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How to Properly Protect Your Outdoor Plants From Frost

Garden beds covered in snow.

Lady Landscape

Each year as the seasons change, there are a few times where the temperatures dip just near freezing, allowing dew to freeze and cover everything it's touched. It's beautiful to see—until you realized it probably killed all of your plants in one go.

Frost is unavoidable, but there are plenty of ways to ensure your precious garden isn't wiped out by a drop in the temperature. Whether you want to protect your flower bed, cover your veggie garden, or learn how to move your container plants to a safer location, we rounded up the best ways to ensure your plants survive a cold night (or many cold nights if need be).

At What Temperature Should You Be Concerned About Frost?

According to the Farmer's Almanac, you should expect frost when the nighttime temperature drops at or below 32 degrees Fahrenheit. If the temperature reaches just around 32 for a couple of hours, then the frost will likely be light, as it won't have time to form a heavy, icy layer over your plants. Most plants can survive a light frost, but not all will.

However, if the temperature dips to 28 degrees or lower for more than four consecutive hours, then that is considered a heavy frost. This will kill most warm-weather plants, unfortunately. If you're watching the evening weather or looking ahead for the week, prepare to cover your plants or bring them in if the weather looks like it will be cold enough for a light or heavy frost. It's always better to be safe than to be sorry.

Additionally, you can make an educated guess on whether or not it will frost based on your region's average frost dates. These dates are available in the Farmer's Almanac, but there's also a frost calculator tool online you can use.

Outdoor garden covered in snow.

Lady Landscape

The Best Ways to Shield Plants From a Frost

There are a myriad of ways to protect your plants from a frost, and it really depends on the types of plants you have in terms of how you shield them. You can cover, move, or pull up and store certain kinds of plants, while others may benefit from the occasional light frost (like broccoli and spinach).

  • If you know that frost isn't going to stick around for long, covering your plants is a rather easy way to protect them from a light layer of ice. You can use things like an old sheet or light blanket to cover large areas, or you can lightly wrap potted plants in a sheet or other fabric to better protect them and hold them in heat. There are horticultural fleeces that you can buy for plants, too, if you prefer to have something specific to gardening. In a pinch, you can use something like bubble wrap to lightly cover plants, although you may want to secure it to the ground somehow to keep it from blowing away.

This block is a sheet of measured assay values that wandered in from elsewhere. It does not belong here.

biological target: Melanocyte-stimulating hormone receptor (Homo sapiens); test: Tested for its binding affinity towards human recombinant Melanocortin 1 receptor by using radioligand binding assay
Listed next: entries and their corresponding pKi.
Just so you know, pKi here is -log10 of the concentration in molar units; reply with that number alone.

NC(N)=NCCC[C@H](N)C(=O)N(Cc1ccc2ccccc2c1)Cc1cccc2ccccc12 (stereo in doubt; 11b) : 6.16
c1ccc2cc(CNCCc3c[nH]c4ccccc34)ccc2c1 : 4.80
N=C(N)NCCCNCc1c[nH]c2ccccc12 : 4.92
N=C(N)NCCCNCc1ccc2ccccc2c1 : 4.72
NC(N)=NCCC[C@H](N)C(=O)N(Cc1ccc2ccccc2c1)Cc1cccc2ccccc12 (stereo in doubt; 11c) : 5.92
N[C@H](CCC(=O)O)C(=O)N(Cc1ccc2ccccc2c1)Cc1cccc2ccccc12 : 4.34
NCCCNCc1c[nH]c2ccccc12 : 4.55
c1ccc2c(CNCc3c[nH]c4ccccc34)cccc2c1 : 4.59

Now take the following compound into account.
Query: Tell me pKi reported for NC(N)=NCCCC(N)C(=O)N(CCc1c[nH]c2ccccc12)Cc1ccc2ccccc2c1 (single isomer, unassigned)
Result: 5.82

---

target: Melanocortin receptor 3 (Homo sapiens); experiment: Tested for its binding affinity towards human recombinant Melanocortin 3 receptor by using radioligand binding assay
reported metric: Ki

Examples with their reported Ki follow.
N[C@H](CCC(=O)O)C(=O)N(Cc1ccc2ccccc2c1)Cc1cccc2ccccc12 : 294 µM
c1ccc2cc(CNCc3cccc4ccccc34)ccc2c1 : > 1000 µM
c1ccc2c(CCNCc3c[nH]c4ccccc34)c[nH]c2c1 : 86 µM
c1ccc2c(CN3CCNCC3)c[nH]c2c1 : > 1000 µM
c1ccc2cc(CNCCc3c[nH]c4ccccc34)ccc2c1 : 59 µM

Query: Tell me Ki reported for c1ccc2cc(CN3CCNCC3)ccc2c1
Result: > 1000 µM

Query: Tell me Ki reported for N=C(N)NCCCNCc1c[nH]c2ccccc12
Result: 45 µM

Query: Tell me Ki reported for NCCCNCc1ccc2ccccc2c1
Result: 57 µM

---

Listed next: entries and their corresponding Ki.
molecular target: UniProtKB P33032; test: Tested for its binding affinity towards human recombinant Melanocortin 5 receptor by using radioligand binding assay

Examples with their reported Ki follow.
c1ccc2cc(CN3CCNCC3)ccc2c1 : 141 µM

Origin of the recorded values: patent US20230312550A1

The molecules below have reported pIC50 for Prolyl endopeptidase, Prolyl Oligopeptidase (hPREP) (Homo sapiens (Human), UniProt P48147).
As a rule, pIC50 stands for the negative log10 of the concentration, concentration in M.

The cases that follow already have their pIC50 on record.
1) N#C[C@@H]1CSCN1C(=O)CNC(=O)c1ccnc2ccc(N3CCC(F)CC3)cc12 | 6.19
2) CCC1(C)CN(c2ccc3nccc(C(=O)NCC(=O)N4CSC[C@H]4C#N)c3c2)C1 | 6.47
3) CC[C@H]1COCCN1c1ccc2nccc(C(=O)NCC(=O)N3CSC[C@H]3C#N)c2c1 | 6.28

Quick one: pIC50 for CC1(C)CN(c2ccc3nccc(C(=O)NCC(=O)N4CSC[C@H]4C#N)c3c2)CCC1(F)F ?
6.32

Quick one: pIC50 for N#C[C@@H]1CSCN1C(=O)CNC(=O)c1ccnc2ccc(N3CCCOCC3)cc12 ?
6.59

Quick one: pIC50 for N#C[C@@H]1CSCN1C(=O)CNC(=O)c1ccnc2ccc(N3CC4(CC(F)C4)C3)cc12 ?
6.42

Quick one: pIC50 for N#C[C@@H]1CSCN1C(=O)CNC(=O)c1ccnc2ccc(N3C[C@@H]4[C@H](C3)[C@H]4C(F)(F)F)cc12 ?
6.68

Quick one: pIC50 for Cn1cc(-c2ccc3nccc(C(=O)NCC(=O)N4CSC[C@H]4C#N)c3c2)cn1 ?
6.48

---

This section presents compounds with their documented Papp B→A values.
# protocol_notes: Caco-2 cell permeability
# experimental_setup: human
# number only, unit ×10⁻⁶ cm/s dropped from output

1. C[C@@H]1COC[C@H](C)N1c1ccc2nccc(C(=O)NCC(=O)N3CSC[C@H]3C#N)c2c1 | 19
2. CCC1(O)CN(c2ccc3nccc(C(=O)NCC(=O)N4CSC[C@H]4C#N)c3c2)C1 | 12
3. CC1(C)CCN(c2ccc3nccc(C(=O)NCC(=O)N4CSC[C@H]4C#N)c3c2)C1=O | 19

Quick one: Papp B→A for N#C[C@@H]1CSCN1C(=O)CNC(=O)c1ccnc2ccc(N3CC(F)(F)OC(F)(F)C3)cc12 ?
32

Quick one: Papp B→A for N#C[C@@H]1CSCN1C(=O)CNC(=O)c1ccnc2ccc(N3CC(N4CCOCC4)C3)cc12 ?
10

• For tender plants, you can also cover them with a glass or plastic dome or cloche. This creates a quick cover over seedlings or smaller sprouts, and it's easily removable once the sun comes out again.
  • If you really want to protect your plants, you can create a cold frame—basically a mini greenhouse—out of wire and plastic sheeting. Simply bend sturdy wire over the plants, cover those arches with plastic sheeting, and secure the sheeting into the ground. This will keep frost out and heat in, while also increasing humidity.
  • Another simple fix is adding mulch around plants. This will keep heat in the ground and act as a blanket of sorts, protecting roots from frigid temps even if the leaves are exposed.
  • If you have a garden full of perennials, you could even pull them up and store them until things warm up again. This one is probably the most effort, but it works if you don't mind some pulling and replanting.
  • For small items like potted plants, it's easy to bring them indoors for a night or two to avoid frost.

Tips to Prevent Your Plants from Freezing

While a frost is essentially a short freeze, a harsh freeze is more intense. In this case, try to cover your plants earlier in the day to trap warmer air under a cover (like a blanket, sheet, or plastic sheet). This will keep dew off the plants and hopefully keep them warmer while temperatures drop.

Items like baskets, jars, or plastic containers turned over a plant to completely cover it can also help prevent freezing. Of course, for smaller potted plants, bring them indoors for the night so they survive.

Article Sources
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  1. “How to Predict a Frost.” Accessed March 1, 2022.

  2. “Frost Covers & Cold Snap Care | Bioadvanced.” Accessed March 1, 2022.,dark%20to%20trap%20warmer%20air.